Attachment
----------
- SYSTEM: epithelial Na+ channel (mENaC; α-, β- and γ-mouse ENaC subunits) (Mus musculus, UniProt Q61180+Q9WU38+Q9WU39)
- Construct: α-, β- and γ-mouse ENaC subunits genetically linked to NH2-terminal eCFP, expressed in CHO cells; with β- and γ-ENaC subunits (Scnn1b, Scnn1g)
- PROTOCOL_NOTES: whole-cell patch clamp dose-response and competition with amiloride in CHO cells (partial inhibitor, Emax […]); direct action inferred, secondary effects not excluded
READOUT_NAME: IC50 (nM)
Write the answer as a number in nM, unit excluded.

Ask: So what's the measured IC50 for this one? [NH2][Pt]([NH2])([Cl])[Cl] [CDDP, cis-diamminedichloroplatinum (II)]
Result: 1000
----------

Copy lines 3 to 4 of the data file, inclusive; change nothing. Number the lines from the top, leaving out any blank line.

- PROTOCOL_NOTES: whole-cell patch clamp dose-response and competition with amiloride in CHO cells (partial inhibitor, Emax […]); direct action inferred, secondary effects not excluded
READOUT_NAME: IC50 (nM)